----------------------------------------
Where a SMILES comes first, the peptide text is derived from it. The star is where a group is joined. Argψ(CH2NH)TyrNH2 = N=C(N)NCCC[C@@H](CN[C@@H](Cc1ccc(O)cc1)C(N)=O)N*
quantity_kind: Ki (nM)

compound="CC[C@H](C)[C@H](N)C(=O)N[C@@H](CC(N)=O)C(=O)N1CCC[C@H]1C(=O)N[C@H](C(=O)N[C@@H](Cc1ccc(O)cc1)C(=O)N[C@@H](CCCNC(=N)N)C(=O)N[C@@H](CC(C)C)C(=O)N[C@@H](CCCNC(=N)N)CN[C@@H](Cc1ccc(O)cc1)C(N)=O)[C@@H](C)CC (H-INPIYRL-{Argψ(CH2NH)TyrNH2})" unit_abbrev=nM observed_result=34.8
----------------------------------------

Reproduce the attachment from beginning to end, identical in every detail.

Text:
Where a SMILES comes first, the peptide text is derived from it. The star is where a group is joined. Argψ(CH2NH)TyrNH2 = N=C(N)NCCC[C@@H](CN[C@@H](Cc1ccc(O)cc1)C(N)=O)N*
quantity_kind: Ki (nM)

compound="CC[C@H](C)[C@H](N)C(=O)N[C@@H](CC(N)=O)C(=O)N1CCC[C@H]1C(=O)N[C@H](C(=O)N[C@@H](Cc1ccc(O)cc1)C(=O)N[C@@H](CCCNC(=N)N)C(=O)N[C@@H](CC(C)C)C(=O)N[C@@H](CCCNC(=N)N)CN[C@@H](Cc1ccc(O)cc1)C(N)=O)[C@@H](C)CC (H-INPIYRL-{Argψ(CH2NH)TyrNH2})" unit_abbrev=nM observed_result=34.8